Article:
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Coming out: Reflections on UKRCO 2017

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So, last week I did a talk at UKRCO 2017 on “Coming Out in Healthcare”. The focus was on patients and healthcare professionals who are LGBTQ, and how we can normalise the coming out process. I had an amazing time at the conference, and met a lot of wonderful people I have so far only known on Twitter. While I was there my friend Rachel Harris gave me some wise doctoral advice – “don’t forget to write this up for your reflective portfolio”.  Not having one of those, I decided to blog it. I’ve been reading and writing (and presenting) on LGBTQ issues in healthcare for what seems forever (although realistically it can only be a year or so) – and overall had a good response. Often LGBTQ people will come up afterwards and tell me about their experiences in healthcare (some funny, some just WTAF). Many straight people will comment that it has “made them think” or the talk “opened their eyes” – which is also gratifying.  The UKRCO post-talk activity was definitely the most positive/funnest/most affirming so far.

The best part was afterwards (on Twitter as well as IRL) talking with a diverse group of people, gay, straight, differently gendered – medical imaging people, radiation therapists, managers and leaders . For example, I met a brilliant undergrad student who was volunteering at the conference and doing research on examining radiographers’ knowledge of care for trans patients. Her impetus was listening (as a first year) to how staff around her had talked about a trans woman who was being treated for prostate cancer. She wanted to change that conversation.  I think what struck me about all the interactions with LGBTQ colleagues were the things we have in common. Coming out stories were shared, some were easy – some painful to talk about even now. There was a lot of discussion about how we manage our identity at work, who knows, who doesn’t – who is cool with it and the inevitable horror stories of the times it didn’t go well (for us as well as for patients).  Most of us remembered patients who were LGBTQ that we clicked with – some of us wore rainbow lanyards, lapel pins or just gave off a strong gay vibe!  We talked about gender – and being gendered – and the difficulty of finding a sweet tailored suit (and not a cocktail dress) to rock up in for the inevitable conference gala dinner.  It was so great to be in the gay-zone and get that sense of support and affirmation – most importantly that my research is on the right track, the stuff I experienced at work hasn’t gone away, and that people are really receptive and keen to learn how to improve care for patients.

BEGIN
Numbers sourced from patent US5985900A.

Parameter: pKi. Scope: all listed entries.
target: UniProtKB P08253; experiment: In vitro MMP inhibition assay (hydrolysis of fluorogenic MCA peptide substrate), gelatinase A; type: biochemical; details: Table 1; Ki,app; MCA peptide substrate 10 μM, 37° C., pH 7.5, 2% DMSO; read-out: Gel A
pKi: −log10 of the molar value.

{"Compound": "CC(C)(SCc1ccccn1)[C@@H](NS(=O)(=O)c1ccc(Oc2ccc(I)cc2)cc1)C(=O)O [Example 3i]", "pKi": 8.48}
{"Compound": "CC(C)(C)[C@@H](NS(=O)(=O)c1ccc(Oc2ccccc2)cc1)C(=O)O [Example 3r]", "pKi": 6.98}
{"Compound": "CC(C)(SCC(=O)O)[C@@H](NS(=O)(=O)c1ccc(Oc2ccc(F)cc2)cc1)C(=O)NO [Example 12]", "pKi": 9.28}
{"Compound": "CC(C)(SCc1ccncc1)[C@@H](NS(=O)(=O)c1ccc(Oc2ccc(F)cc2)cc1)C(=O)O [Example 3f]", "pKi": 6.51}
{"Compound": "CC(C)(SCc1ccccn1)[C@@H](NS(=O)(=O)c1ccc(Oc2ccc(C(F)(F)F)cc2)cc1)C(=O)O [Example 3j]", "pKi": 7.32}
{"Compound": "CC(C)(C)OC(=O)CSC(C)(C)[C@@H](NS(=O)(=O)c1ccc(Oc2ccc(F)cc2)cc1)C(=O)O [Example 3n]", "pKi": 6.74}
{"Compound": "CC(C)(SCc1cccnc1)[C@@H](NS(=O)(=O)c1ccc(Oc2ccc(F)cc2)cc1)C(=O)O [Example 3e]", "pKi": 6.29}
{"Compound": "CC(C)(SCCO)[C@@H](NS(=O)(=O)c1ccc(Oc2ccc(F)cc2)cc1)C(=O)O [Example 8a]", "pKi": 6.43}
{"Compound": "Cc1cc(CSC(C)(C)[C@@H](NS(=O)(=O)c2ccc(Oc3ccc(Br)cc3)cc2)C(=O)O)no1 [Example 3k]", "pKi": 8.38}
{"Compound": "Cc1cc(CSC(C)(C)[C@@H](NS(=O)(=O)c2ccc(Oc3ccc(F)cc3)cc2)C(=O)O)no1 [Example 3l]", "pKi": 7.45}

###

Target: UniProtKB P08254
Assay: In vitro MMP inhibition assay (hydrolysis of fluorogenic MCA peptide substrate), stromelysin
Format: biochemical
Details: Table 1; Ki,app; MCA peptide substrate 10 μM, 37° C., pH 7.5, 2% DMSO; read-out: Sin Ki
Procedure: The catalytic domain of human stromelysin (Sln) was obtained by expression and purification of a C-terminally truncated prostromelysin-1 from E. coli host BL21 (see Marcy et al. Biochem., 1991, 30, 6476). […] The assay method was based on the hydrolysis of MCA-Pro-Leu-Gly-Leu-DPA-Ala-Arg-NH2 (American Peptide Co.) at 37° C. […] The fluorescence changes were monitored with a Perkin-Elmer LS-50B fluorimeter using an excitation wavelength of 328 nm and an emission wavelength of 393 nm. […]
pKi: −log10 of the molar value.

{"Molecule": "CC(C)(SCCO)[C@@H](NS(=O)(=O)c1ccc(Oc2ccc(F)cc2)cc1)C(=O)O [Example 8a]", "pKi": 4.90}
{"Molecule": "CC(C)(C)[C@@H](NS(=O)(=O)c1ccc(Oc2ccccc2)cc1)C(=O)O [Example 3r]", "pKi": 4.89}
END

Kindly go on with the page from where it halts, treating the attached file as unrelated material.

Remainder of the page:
In my talk I used a clip from the fabulous Macmillan* “LGBTQ experiences of cancer care” video series where Lesley (a lesbian living with ovarian cancer) talks about her discomfort with knowing some of her nurses were lesbian but closeted. She says “it’s about equality really….” – she is out, why are they hiding that same thing from her? This prompted an interesting side discussion about “should LGBTQ staff HAVE to come out” – where I think (fairly obviously) the answer is “of course not”.  Issues ranged from legislative concerns (where we can’t discriminate against anyone based on sexual orientation etc.) to colleagues saying “well, should I wear a badge that says I am a Christian, Muslim?” One person said that “it’s about being professional” (not talking about their sexual orientation at work) – which ties into a lot of the research that shows it’s often homo, not hetero-sexuality seen as “unprofessional”.

Next week is my comprehensive exam that will assess whether I am ready for candidacy and the research part of my EdD. This week has been a gift in terms of giving me insight into what it is like “out there” and validating my topic as one that is important, relevant and likely to make a change in practice.   Now onward!

*Macmillan have some really good resources, including the recent “Supporting LGBT people affected by cancer” article and the “No one overlooked- experiences of LGBT people affected by cancer” report